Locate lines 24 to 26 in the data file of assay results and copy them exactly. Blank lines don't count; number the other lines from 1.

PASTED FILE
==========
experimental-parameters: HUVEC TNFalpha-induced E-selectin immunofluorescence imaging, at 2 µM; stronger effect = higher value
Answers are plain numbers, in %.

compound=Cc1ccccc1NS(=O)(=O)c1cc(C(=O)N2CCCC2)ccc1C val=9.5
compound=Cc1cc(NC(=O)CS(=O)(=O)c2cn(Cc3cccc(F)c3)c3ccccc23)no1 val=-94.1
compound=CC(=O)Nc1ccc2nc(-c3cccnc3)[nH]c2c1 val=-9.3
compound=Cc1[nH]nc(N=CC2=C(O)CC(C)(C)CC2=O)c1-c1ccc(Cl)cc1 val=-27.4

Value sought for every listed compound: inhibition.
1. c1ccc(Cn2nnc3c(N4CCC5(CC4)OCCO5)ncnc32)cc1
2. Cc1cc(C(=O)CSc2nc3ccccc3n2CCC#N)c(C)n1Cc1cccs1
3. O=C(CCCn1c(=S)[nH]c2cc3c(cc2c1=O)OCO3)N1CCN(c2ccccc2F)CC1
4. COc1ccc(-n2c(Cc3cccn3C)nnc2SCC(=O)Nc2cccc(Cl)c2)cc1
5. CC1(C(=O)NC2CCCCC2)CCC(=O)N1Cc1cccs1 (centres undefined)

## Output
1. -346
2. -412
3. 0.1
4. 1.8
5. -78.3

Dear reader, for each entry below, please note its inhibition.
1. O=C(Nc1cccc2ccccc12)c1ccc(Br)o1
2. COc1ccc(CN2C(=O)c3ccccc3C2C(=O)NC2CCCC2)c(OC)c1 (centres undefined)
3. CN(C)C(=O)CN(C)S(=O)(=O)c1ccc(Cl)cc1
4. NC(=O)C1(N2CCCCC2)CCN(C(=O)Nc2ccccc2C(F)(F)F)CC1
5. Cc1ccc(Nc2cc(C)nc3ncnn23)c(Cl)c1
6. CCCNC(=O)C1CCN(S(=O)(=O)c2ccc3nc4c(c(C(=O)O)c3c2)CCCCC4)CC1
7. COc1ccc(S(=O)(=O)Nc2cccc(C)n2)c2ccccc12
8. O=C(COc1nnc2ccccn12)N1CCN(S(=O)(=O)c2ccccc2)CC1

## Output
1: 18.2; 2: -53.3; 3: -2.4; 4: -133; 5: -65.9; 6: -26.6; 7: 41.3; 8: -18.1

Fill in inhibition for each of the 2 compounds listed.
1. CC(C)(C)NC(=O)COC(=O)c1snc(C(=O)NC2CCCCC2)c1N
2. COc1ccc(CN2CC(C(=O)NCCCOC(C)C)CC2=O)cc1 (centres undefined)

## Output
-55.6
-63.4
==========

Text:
5. Cc1ccc(Nc2cc(C)nc3ncnn23)c(Cl)c1
6. CCCNC(=O)C1CCN(S(=O)(=O)c2ccc3nc4c(c(C(=O)O)c3c2)CCCCC4)CC1
7. COc1ccc(S(=O)(=O)Nc2cccc(C)n2)c2ccccc12